[Fun Home] As Bruce, Robert Cuccioli is simply sensational, gently revealing Bruce's inner confusion and anger as it manifests itself in a vast array of ways: working as a funeral director and a high school English teacher and a classic home renovator - all the while neglecting his primary roles as father and husband. ~ Broadway World
[Titus Andronicus] Titus' brother, the politician Marcus, can be longwinded and sanctimonious, but Robert Cuccioli captures an air of gravitas for this character. ~ The Star-Ledger
[South Pacific] Both Hill and Robert Cuccioli…superb singers, as such credits would suggest, and while the difference in their ages is greater than you usually would see even in “South Pacific,” Cuccioli turns that to his advantage. There’s an air of desperation about his de Becque, the sense that this is a man who knows Nellie represents his one last shot at love. No Nellie means eternal loneliness. Cuccioli dives deep into his own decay; the idea works, not least because it at least partially explains why he seems to forget he is a father when he goes off on a likely suicide mission… ~ Chicago Tribune
[A Moon to Dance By] Mr. Cuccioli reminds us what a fine, sensitive actor he is. ~ The New York Times
[Antony and Cleopatra] Cuccioli is not the familiar weathered warrior but a youthful, virile, tattooed Antony. He gives a robust performance and has both an authoritative presence and an impressive command of the language. Cuccioli also captures Antony’s nobility and restless passion for the Queen of the Nile. ~ Variety
[Snow Orchid] “Cuccioli… distinguishing The Bikeman downtown, again proves his post-Jekyll & Hyde career is further evidence of on-stage prowess.” ~ Huffington Post
[Bikeman]  Cuccioli…gives a performance of great weight, persuasion and nobility. ~ Huffington Post
[Rothschild and Sons] “And it has the dapper Robert Cuccioli as Mayer Rothschild, the German-born founder of his family’s banking dynasty. Broadway audiences have seen Mr. Cuccioli as Javert in “Les Misérables” and as the title characters in “Jekyll & Hyde.” I once saw him in regional theater as an Iago so fascinating that Othello seemed like a supporting character in his own play. He doesn’t disappoint here.” ~ The New York Times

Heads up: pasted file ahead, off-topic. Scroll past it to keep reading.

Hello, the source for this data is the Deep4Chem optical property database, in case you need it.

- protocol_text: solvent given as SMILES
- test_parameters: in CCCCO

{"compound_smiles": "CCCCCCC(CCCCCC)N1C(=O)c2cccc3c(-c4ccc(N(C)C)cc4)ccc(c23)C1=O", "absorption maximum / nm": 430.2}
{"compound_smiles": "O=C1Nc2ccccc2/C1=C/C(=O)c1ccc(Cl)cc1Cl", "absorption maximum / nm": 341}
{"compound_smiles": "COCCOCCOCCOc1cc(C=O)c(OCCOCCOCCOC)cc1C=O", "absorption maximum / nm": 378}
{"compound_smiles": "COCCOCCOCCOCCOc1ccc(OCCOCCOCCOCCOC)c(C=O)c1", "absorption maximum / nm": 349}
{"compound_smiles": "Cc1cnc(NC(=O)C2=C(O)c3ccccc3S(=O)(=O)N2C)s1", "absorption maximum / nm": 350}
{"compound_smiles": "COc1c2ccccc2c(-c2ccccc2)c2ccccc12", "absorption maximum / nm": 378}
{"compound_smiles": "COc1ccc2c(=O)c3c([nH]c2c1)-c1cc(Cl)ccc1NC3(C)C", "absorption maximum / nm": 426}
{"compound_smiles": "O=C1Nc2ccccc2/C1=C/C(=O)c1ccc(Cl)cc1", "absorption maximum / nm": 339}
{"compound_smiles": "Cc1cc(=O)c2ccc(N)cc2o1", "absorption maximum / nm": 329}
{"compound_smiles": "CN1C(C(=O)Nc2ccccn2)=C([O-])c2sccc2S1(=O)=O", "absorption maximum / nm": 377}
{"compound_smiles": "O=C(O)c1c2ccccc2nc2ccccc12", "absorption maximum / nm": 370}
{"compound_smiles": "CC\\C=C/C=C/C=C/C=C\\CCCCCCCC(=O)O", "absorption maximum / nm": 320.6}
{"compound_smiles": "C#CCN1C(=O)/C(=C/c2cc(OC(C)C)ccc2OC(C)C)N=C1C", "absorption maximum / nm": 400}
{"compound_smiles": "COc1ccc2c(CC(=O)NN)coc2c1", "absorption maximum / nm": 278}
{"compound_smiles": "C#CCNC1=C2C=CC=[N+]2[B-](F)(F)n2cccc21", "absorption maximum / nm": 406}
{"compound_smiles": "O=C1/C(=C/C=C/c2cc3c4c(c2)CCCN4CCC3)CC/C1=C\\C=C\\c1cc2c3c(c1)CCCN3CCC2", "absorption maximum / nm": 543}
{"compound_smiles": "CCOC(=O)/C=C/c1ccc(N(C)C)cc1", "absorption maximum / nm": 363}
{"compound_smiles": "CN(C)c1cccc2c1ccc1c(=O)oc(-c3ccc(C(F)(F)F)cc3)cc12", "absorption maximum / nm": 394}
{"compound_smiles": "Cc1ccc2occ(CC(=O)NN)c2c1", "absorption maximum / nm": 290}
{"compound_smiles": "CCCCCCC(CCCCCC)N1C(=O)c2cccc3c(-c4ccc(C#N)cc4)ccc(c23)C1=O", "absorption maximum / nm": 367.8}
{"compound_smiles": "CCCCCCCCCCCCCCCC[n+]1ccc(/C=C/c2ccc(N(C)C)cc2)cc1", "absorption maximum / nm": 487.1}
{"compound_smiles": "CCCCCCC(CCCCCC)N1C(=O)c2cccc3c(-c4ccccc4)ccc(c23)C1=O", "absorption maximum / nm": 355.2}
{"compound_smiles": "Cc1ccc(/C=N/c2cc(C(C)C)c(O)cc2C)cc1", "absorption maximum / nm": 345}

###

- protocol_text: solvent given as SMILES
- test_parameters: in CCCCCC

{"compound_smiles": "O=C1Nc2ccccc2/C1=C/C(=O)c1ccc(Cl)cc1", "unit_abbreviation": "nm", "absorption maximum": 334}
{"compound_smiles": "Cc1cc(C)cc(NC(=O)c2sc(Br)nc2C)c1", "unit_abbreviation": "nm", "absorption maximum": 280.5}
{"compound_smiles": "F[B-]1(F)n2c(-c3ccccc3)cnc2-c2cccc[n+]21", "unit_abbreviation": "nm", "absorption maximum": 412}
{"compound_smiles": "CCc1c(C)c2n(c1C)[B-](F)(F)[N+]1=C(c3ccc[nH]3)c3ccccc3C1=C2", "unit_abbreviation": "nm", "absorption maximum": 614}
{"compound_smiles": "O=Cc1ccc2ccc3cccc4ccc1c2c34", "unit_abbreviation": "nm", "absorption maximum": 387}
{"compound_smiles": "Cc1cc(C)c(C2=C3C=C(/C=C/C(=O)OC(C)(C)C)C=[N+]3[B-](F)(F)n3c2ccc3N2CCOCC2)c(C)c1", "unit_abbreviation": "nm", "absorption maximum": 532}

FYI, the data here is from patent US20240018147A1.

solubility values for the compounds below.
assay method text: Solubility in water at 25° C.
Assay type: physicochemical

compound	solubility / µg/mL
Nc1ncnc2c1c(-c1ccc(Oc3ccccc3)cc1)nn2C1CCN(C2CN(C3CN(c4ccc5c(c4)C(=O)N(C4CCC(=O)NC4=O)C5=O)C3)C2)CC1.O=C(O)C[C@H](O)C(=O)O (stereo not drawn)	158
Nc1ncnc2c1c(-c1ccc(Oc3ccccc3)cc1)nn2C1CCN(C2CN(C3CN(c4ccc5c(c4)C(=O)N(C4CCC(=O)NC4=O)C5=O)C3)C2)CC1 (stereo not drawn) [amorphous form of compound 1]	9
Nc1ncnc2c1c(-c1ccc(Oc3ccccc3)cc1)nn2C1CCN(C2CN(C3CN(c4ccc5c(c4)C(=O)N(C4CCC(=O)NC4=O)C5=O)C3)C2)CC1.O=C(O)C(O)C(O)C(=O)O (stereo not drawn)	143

[Amadeus] “Robert Cuccioli, who starred in the double lead role in the 1997 Broadway production of “Jekyll & Hyde,” turns in a stunning performance as sarcastic court composer Antonio Salieri…Slyly venomous and obsessively jealous of Mozart’s musical mastery, the aging, dying Salieri relates, in a series of graphic flashbacks, the subtle but ruthlessly manipulative acts that destroyed Mozart’s career and ultimately his life…Cuccioli, who has triumphed in recent seasons at the Garden State theater as Mark Antony, Brutus and Macbeth, remains onstage throughout the play, creating a chillingly authoritative characterization laced with fury and cunning wit.” ~ The New York Times
[Man of La Mancha] Robert Cuccioli makes a gentle, touching, genuinely deranged Quixote…From his first scene, in which he enters an Inquisition-era prison as Miguel de Cervantes, then applies a little fake facial hair and becomes that author’s most famous creation, he gives a quietly stirring performance… And it is an undeniable fact about “Man of La Mancha” that if the star does even a passable job of the show’s anthem, “The Impossible Dream,” the evening is worth any reasonable price of admission. Mr. Cuccioli nails it, making the song his own with an impressive blending of fervor and shakiness. ~ The New York Times